• 19. 21 South Korea’s Songdo inspires CGC Among the growing number of eco-cities world- wide, South Korea’s Songdo International Busi- ness District has become the benchmark for the Clark Green City. Casanova said: “Songdo is one of many mod- els we’re looking into because it has an airport and seaport as well. It’s also a special economic zone and South Korea itself is a very vibrant economy. But we’re not going to simply repli- cate what Songdo is doing.” The BCDA has a technical cooperation with the South Korean city to share best practices. In particular, the agency is seeking to emulate Songdo’sutilitiesintegrationandsecuritysystem – a smart city feature that will enable seamless connectivity and better efficiency for city au- thoritiestomanagefacilitiesandutilities,aswell as for future residents to have easier access to information such as traffic and weather updates or even security alerts on their smart phones. Casanova said that with a computerized net- workofservices,forexample,residentscouldhave CCTVs in their homes that would automatically message them in cases of attempted burglary. In line with this, the BCDA has a non-binding framework with Korean firm Centios and Cis- co Systems International to explore potential collaboration in the area of ICT development for sustainable urbanisation. Separately, Centios, which has a partner- ship with Korean Telecom and Cisco, is also working on a smart city project in the City of Manila. Centios CEO Hung Kwon Song noted in previous reports that the Philippines’ high electricity rates and energy mismanagement will pose challenges as well as opportunities for better energy use and conservation. Asidefromthesefirms,Casanovaandhisteam arealsoworkingwiththeUrbanLandInstitute,a global non-profit specialising in urban planning, and the Philippine Green Building Council to es- tablish “green parameters” on a city-wide scale, whichwillguideinstitutionsonhowtominimise environmental impact and how green living can be ingrained into the future communities. They have also partnered with the Univer- sity of Michigan’s Ross Business School for a strategic marketing plan, as well as with local government units and national agencies. Recently, the BCDA announced that it will tender out the first phase of the CGC project to- wards the middle of this year. This initial phase, prioritising pedestrians and mass transit over allocating more roads for private vehicles. Casanova admitted that the project is still primarily in the planning stages. He promised, though, that the city will ultimately improve the lives of Filipinos, especially those who are cur- rently economically and socially marginalised. “The Clark Green City is not just a physical city of infrastructure, but we’re building a city for human beings, an inclusive city,” he said. which covers 2014 to 2019, will require about US$1.3billionininvestmentthatcouldberaised through a public-private partnership scheme. The first phase will consist of building the industrial, institutional and mixed use zones, as well as developing the backbone of the eco-city, such asthewatersupplysystem,includingawa- ter treatment plant; a storm drainage system to help prevent floods; waste management facili- ties like a waste recycling and biomass recovery plant;and,anorganisedtransportationnetwork Recently, the BCDA announced that it will tender out the first phase of the CGC project towards the middle of this year. This initial phase, which covers 2014 to 2019, will require about in investment that could be raised through a public-private partnership scheme.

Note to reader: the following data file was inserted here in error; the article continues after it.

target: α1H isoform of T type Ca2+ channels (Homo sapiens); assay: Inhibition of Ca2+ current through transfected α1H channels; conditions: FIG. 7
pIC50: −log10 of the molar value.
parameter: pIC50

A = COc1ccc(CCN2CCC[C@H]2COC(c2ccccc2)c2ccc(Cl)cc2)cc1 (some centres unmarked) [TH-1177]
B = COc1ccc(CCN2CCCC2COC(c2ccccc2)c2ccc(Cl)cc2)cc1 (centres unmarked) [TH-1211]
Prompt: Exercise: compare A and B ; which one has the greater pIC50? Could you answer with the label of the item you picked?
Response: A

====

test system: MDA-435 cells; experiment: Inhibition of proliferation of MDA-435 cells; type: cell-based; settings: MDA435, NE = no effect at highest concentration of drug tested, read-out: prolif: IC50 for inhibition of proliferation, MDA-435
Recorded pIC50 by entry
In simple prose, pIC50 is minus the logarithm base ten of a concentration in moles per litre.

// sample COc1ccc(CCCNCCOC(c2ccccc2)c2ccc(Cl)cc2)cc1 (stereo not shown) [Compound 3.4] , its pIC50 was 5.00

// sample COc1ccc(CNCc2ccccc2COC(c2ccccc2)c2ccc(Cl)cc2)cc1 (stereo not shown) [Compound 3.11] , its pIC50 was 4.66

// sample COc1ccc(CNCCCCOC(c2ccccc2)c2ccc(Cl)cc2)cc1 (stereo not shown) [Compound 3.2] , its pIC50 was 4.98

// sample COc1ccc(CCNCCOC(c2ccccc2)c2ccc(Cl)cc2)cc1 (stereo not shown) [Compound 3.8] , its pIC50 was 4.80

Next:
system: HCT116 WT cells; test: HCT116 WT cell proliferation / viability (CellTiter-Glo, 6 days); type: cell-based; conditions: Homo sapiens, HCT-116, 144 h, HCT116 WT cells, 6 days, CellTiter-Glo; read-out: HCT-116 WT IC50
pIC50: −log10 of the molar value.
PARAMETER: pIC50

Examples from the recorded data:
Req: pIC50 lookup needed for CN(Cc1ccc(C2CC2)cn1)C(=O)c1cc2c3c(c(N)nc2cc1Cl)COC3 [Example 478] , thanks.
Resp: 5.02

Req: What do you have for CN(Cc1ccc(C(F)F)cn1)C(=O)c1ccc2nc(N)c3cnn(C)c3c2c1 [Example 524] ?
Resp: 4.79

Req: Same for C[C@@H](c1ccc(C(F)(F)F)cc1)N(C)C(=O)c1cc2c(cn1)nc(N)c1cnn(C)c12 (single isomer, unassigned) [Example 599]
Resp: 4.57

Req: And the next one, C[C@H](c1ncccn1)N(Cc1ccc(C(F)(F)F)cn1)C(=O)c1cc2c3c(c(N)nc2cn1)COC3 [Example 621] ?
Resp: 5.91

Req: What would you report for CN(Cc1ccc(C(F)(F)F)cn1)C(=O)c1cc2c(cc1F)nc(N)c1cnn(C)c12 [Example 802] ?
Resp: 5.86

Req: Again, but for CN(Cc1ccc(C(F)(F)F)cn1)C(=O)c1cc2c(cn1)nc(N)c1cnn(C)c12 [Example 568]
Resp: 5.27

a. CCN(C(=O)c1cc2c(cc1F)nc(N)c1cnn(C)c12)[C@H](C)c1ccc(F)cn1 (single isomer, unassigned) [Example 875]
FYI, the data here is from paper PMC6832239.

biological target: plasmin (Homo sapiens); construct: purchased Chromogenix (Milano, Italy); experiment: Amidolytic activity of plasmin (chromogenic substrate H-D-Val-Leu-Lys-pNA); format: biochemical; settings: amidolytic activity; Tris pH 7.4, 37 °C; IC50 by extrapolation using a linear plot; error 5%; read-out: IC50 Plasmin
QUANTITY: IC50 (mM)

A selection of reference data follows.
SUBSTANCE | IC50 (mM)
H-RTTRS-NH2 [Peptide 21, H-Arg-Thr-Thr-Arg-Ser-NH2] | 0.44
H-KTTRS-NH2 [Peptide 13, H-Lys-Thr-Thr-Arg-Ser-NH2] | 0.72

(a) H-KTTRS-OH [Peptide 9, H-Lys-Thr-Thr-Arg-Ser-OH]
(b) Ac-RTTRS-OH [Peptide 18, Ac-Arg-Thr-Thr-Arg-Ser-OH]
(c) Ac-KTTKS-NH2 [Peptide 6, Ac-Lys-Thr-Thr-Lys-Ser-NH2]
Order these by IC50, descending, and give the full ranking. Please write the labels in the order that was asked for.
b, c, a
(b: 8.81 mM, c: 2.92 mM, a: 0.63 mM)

• 20. 22 OECD Secretary general Angel Gurria called for the removal of diesel subsidies to reduce air pollution arising from road transport, at the International Transport Forum Annual Summit 2014. Inanewreport,‘Thecostofairpollution:health impactsofroadtransport‘’,launchedontheopen- ingdayoftheInternationalTransportForum(ITF) 2014 on May 21, the OECD revealed that air pol- lution caused health problems that costs OECD, India and China some US$3.5 trillion a year and killed 3.5 million people annually. Air pollution, said OECD, has now overtaken lack of sanitation and clean water as a cause of death worldwide. T he Organisation for Economic Co-operation and Development has urged governments to address the staggering human and monetary cost incurred by road transport by developing more stringent standards for vehicle emissions, removing tax and regulatory incentives that support the use of diesel vehicles, and by actively promoting lower-emission modes of transport. By Vaidehi Shah The Organisation for Economic Co-operation and Development has called for the removal of incentives for diesel and more stringent standards for vehicle emissions, following a new report that puts the cost of air pollution from road transport at US$3.5 trillion a year OECD calls for policy change to tackle staggering cost of road transport FEATURE